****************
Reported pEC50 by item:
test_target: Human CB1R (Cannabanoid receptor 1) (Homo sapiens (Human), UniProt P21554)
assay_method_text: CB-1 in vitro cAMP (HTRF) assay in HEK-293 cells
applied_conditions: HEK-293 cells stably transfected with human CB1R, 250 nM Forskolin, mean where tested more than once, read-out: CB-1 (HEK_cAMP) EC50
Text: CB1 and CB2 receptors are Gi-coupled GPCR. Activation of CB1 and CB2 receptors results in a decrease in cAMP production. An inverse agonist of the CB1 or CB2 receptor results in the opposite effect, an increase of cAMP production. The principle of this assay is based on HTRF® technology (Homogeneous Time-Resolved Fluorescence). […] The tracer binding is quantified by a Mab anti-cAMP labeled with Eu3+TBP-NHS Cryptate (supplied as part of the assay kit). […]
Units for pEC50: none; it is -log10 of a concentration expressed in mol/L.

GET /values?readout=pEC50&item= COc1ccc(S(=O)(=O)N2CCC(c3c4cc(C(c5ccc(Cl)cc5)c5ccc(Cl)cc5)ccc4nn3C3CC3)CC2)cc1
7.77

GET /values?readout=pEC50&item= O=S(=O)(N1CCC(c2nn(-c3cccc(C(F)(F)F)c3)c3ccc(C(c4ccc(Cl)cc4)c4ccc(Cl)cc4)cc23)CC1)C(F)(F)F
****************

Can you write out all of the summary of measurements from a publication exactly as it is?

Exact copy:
Reported pEC50 by item:
test_target: Human CB1R (Cannabanoid receptor 1) (Homo sapiens (Human), UniProt P21554)
assay_method_text: CB-1 in vitro cAMP (HTRF) assay in HEK-293 cells
applied_conditions: HEK-293 cells stably transfected with human CB1R, 250 nM Forskolin, mean where tested more than once, read-out: CB-1 (HEK_cAMP) EC50
Text: CB1 and CB2 receptors are Gi-coupled GPCR. Activation of CB1 and CB2 receptors results in a decrease in cAMP production. An inverse agonist of the CB1 or CB2 receptor results in the opposite effect, an increase of cAMP production. The principle of this assay is based on HTRF® technology (Homogeneous Time-Resolved Fluorescence). […] The tracer binding is quantified by a Mab anti-cAMP labeled with Eu3+TBP-NHS Cryptate (supplied as part of the assay kit). […]
Units for pEC50: none; it is -log10 of a concentration expressed in mol/L.

GET /values?readout=pEC50&item= COc1ccc(S(=O)(=O)N2CCC(c3c4cc(C(c5ccc(Cl)cc5)c5ccc(Cl)cc5)ccc4nn3C3CC3)CC2)cc1
7.77

GET /values?readout=pEC50&item= O=S(=O)(N1CCC(c2nn(-c3cccc(C(F)(F)F)c3)c3ccc(C(c4ccc(Cl)cc4)c4ccc(Cl)cc4)cc23)CC1)C(F)(F)F